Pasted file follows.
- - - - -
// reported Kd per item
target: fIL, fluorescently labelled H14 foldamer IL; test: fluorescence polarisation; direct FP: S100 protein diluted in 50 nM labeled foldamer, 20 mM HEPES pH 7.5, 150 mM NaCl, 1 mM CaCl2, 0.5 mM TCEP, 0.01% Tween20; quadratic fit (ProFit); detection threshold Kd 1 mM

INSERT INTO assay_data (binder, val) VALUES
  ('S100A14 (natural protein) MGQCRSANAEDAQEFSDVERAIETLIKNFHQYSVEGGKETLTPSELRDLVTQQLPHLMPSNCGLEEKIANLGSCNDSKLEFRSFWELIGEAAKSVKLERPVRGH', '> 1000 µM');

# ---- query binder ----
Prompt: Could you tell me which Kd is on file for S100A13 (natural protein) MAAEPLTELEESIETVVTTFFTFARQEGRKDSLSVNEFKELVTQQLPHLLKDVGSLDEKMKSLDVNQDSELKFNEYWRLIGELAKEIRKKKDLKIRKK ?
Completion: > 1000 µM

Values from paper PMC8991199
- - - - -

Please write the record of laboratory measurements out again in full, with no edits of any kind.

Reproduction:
// reported Kd per item
target: fIL, fluorescently labelled H14 foldamer IL; test: fluorescence polarisation; direct FP: S100 protein diluted in 50 nM labeled foldamer, 20 mM HEPES pH 7.5, 150 mM NaCl, 1 mM CaCl2, 0.5 mM TCEP, 0.01% Tween20; quadratic fit (ProFit); detection threshold Kd 1 mM

INSERT INTO assay_data (binder, val) VALUES
  ('S100A14 (natural protein) MGQCRSANAEDAQEFSDVERAIETLIKNFHQYSVEGGKETLTPSELRDLVTQQLPHLMPSNCGLEEKIANLGSCNDSKLEFRSFWELIGEAAKSVKLERPVRGH', '> 1000 µM');

# ---- query binder ----
Prompt: Could you tell me which Kd is on file for S100A13 (natural protein) MAAEPLTELEESIETVVTTFFTFARQEGRKDSLSVNEFKELVTQQLPHLLKDVGSLDEKMKSLDVNQDSELKFNEYWRLIGELAKEIRKKKDLKIRKK ?
Completion: > 1000 µM

Values from paper PMC8991199